Common Applications of Mathematics
Modern Monetary System
by G. Karakatsanis, blogger at oikonomica.com
Our monetary system creates money via debt. In the midst if the recent financial crisis which started back at 2008, the idea that the current model is no longer viable gains more supporters every single day. The perpetual financial development required to repay debt is not always possible. Debt is steadily being accumulated and its repayment becomes impossible.
The counter-proposal is that money should be minted by a public, central authority which would decide on the necessary quantity of money for the economic state to function properly. Additionally, money would be injected into this state on public expenses, free of any chargement or debt. This way the state would become more independent and the dead-end where the current economic state is lead to, would be avoided.
Supporters of the current monetary system claim that the quantitative control of money from a central authority has failed almost at all cases throughout human history. Since the Roman times, emperors who were in desperate need of extra money in order to further support their armies, were just minting more money to pay their soldiers’ wages.
Money is just a mean to exchange materials and store wealth. Whenever the amount of circulating money increases without its matching in gold or any other valuable material being increased simultaneously, then this causes circulating money to lose its value. Whenever new money is minted without any matching to gold or any other valuable resource, then money owners are being robbed as their money loses its value. Such a financial instability caused by many Roman emperors resulted in the collapse of the entire empire.
On the other other hand, nowadays, a decision to mint new money is taken every time a bank approves of a loan. The bank judges whether the new money will contribute to creating enough wealth so that the initial loan can be repaid. Obviously, the bank’s evaluation is vital as in case of a mistaken evaluation, wealth will not be enough for the initial loan to be repaid and the bank will suffer some loss.
Theoretically, the modern monetary system is far better than the Roman one. There is no general rule or law to “enforce” the minting of new money but this decision is utterly depended upon the given circumstances. The one who takes the decision ought to do one’s best, differently the consequences may be disastrous. Still, there are some vulnerabilities inside this system. The decision to grant a loan is based on the bank’s “bona fide”(good faith) that the borrower will repay the debt. If this faith fades away, then the entire system collapses. This is what happened back in 1929 when at least a decade plus a world war were required for the monetary system to recover.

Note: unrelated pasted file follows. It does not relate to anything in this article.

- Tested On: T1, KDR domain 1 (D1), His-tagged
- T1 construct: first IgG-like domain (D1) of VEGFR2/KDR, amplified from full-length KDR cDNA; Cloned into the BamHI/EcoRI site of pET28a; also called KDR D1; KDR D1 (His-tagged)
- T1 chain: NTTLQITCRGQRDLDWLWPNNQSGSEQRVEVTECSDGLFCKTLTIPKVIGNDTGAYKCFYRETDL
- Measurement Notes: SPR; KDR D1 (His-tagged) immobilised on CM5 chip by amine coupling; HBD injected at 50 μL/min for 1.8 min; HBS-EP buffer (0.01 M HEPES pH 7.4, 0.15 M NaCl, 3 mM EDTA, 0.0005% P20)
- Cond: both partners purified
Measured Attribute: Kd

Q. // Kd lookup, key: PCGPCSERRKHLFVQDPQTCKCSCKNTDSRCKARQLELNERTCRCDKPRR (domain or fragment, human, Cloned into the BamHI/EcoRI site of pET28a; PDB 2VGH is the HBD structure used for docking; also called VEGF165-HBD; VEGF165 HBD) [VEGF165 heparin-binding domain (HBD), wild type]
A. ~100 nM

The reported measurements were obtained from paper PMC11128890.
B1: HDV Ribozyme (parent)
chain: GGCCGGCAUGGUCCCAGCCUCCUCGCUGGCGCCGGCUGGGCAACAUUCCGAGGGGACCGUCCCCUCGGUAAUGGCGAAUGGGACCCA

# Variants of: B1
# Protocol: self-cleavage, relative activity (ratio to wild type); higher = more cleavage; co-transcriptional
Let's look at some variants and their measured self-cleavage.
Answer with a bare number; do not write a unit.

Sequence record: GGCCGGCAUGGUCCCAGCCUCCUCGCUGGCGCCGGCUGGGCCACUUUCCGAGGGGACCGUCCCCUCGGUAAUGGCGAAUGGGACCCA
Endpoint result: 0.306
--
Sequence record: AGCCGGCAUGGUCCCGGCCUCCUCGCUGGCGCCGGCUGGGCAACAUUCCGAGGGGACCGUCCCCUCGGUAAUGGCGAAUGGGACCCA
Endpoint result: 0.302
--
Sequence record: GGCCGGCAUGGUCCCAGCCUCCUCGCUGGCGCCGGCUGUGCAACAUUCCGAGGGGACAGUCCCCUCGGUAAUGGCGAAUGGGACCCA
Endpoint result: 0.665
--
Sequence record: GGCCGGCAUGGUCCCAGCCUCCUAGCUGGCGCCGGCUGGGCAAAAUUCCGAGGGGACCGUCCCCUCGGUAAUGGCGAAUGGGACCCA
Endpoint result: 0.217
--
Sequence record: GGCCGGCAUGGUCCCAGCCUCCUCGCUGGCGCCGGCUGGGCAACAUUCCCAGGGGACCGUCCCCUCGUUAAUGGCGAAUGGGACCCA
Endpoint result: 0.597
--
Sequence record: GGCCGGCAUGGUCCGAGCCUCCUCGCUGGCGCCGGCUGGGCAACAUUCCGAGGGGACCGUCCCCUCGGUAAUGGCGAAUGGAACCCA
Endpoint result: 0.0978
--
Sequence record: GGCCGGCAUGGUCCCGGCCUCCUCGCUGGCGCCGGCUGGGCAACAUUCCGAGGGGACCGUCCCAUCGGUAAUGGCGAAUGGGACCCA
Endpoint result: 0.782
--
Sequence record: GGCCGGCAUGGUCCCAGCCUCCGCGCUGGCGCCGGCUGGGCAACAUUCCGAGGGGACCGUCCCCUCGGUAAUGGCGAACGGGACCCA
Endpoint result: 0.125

There are many people who claim that such a crisis is necessary to occur occasionally. Such situations assist in distinguishing weak monetary units from the powerful ones. The weak ones will disappear and new ones will arise. Banks with a bad judgement will sustain heavy loss or they will go bankrupt. Following the financial crisis of 1929, more than 4000 banks closed in the USA during the next decade.
The depression of 1929 is slightly different than the one of 2008. Banks are not local and in vast numbers anymore. Contrary, they are significantly fewer and consist of big organizations. Bankruptcy of any of them can cause the entire monetary system across the globe to shatter. This is what happened with the collapse of Lehman Brothers in 2008. No other bank or financial institution was left to bankrupt since then. Their survival is considered of vital importance and all governments “inject” money to them derived from taxation.